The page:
Biodiversity refers to the assortment and profusion of species in their individual eco-systems within their natural landscape.
The South East is unique in that it is a biodiversity transition zone. Two differing natural landscapes come together which provides for a variety of species of plants and animals adapted to particular conditions which can be found at either end of their natural range.
When Europeans settled the land it was home to a variety of ecosystems supported by a complex blending of temperate South East South Australia and the more arid lands of the centre. Since that time about 87% of the original native vegetation has been cleared. Creating a vacuum whereby 11 plant and 22 animal species have become regionally extinct. 333 plant species are considered threatened at the State level (63 endangered, 88 vulnerable, 180 rare and 2 not listed). Over half (27 of the 49) of the pre- European plant communities are now considered rare or threatened.1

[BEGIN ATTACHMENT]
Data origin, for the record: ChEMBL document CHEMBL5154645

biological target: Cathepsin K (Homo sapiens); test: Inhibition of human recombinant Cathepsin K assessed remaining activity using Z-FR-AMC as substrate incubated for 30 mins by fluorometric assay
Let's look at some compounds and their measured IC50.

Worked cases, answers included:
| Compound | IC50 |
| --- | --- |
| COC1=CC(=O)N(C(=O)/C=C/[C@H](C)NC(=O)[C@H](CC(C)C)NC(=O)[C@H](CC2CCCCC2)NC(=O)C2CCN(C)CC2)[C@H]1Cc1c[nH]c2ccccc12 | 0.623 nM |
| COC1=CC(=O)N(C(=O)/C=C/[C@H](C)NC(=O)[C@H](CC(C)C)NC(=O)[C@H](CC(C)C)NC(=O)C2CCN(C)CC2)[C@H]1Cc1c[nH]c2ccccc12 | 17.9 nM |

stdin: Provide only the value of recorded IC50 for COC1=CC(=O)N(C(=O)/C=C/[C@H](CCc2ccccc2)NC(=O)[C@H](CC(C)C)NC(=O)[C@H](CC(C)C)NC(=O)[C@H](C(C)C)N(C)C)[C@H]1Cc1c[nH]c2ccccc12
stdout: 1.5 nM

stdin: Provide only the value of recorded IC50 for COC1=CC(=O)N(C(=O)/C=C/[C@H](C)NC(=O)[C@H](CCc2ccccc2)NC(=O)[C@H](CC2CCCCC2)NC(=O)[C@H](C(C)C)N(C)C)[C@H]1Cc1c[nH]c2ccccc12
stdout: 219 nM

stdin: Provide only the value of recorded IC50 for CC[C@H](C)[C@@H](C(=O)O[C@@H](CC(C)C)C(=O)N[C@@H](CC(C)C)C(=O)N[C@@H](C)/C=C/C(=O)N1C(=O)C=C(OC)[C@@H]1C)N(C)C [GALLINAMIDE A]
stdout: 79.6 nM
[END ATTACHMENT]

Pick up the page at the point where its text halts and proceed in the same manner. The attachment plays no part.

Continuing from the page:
Clearing of native vegetation, drainage of wetlands, degradation of remaining remnants and the impact of introduced species and disease have resulted in the loss of vital woodlands, forests, shrublands, herblands, grasslands, mallee, and wetlands necessary to support the indigenous biodiversity of this region. 25% of the remaining native vegetation within the South East is conserved within government reserves. A further 15% is protected by Heritage Agreement on private lands.
1. Croft et al. 1999. Biodiversity Plan for the South East of South Australia, Department for Environment, Heritage and Aboriginal Affairs, Adelaide.
For more information on threatened species please contact:
Threatened Species Unit, Department of Environment, Water and Natural Resources on (08) 8735 1177.
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